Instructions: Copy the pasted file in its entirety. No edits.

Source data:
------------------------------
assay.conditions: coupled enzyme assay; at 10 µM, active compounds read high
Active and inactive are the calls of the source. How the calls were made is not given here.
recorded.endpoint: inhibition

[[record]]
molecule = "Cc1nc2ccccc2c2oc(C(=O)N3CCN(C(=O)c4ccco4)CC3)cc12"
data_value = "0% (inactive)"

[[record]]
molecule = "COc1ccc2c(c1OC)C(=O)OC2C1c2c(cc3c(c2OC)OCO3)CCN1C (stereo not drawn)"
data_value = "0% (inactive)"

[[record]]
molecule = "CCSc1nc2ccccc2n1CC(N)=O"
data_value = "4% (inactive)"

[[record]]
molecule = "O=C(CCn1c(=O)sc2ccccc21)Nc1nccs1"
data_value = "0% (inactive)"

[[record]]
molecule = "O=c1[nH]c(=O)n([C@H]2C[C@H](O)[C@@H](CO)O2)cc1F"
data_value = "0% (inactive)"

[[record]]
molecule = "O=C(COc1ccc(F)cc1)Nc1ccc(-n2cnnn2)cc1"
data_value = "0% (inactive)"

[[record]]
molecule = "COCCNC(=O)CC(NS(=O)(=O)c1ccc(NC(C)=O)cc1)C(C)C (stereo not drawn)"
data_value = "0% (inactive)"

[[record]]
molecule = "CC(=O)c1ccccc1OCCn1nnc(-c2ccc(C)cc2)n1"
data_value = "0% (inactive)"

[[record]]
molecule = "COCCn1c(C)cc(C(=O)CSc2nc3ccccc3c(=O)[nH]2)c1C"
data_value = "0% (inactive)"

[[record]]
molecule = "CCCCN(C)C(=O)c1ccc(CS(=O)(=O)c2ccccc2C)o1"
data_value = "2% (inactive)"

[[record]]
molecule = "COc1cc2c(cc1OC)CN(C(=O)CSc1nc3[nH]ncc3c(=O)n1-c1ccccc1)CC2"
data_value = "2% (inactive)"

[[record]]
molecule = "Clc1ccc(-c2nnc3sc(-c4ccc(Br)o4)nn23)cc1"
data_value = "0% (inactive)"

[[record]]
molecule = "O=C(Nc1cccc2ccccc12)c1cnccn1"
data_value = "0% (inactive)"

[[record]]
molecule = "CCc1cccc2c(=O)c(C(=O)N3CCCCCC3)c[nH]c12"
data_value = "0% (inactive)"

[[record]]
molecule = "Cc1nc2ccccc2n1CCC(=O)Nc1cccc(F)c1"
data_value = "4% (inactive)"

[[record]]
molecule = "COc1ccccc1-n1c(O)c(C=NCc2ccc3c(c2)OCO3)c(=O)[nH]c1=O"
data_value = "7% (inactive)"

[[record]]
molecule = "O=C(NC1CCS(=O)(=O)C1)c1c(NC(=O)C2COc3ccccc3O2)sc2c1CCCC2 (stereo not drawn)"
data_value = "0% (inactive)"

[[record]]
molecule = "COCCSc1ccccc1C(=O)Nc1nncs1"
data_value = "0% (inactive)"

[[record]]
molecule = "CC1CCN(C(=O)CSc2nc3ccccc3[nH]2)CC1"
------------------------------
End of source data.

assay.conditions: coupled enzyme assay; at 10 µM, active compounds read high
Active and inactive are the calls of the source. How the calls were made is not given here.
recorded.endpoint: inhibition

[[record]]
molecule = "Cc1nc2ccccc2c2oc(C(=O)N3CCN(C(=O)c4ccco4)CC3)cc12"
data_value = "0% (inactive)"

[[record]]
molecule = "COc1ccc2c(c1OC)C(=O)OC2C1c2c(cc3c(c2OC)OCO3)CCN1C (stereo not drawn)"
data_value = "0% (inactive)"

[[record]]
molecule = "CCSc1nc2ccccc2n1CC(N)=O"
data_value = "4% (inactive)"

[[record]]
molecule = "O=C(CCn1c(=O)sc2ccccc21)Nc1nccs1"
data_value = "0% (inactive)"

[[record]]
molecule = "O=c1[nH]c(=O)n([C@H]2C[C@H](O)[C@@H](CO)O2)cc1F"
data_value = "0% (inactive)"

[[record]]
molecule = "O=C(COc1ccc(F)cc1)Nc1ccc(-n2cnnn2)cc1"
data_value = "0% (inactive)"

[[record]]
molecule = "COCCNC(=O)CC(NS(=O)(=O)c1ccc(NC(C)=O)cc1)C(C)C (stereo not drawn)"
data_value = "0% (inactive)"

[[record]]
molecule = "CC(=O)c1ccccc1OCCn1nnc(-c2ccc(C)cc2)n1"
data_value = "0% (inactive)"

[[record]]
molecule = "COCCn1c(C)cc(C(=O)CSc2nc3ccccc3c(=O)[nH]2)c1C"
data_value = "0% (inactive)"

[[record]]
molecule = "CCCCN(C)C(=O)c1ccc(CS(=O)(=O)c2ccccc2C)o1"
data_value = "2% (inactive)"

[[record]]
molecule = "COc1cc2c(cc1OC)CN(C(=O)CSc1nc3[nH]ncc3c(=O)n1-c1ccccc1)CC2"
data_value = "2% (inactive)"

[[record]]
molecule = "Clc1ccc(-c2nnc3sc(-c4ccc(Br)o4)nn23)cc1"
data_value = "0% (inactive)"

[[record]]
molecule = "O=C(Nc1cccc2ccccc12)c1cnccn1"
data_value = "0% (inactive)"

[[record]]
molecule = "CCc1cccc2c(=O)c(C(=O)N3CCCCCC3)c[nH]c12"
data_value = "0% (inactive)"

[[record]]
molecule = "Cc1nc2ccccc2n1CCC(=O)Nc1cccc(F)c1"
data_value = "4% (inactive)"

[[record]]
molecule = "COc1ccccc1-n1c(O)c(C=NCc2ccc3c(c2)OCO3)c(=O)[nH]c1=O"
data_value = "7% (inactive)"

[[record]]
molecule = "O=C(NC1CCS(=O)(=O)C1)c1c(NC(=O)C2COc3ccccc3O2)sc2c1CCCC2 (stereo not drawn)"
data_value = "0% (inactive)"

[[record]]
molecule = "COCCSc1ccccc1C(=O)Nc1nncs1"
data_value = "0% (inactive)"

[[record]]
molecule = "CC1CCN(C(=O)CSc2nc3ccccc3[nH]2)CC1"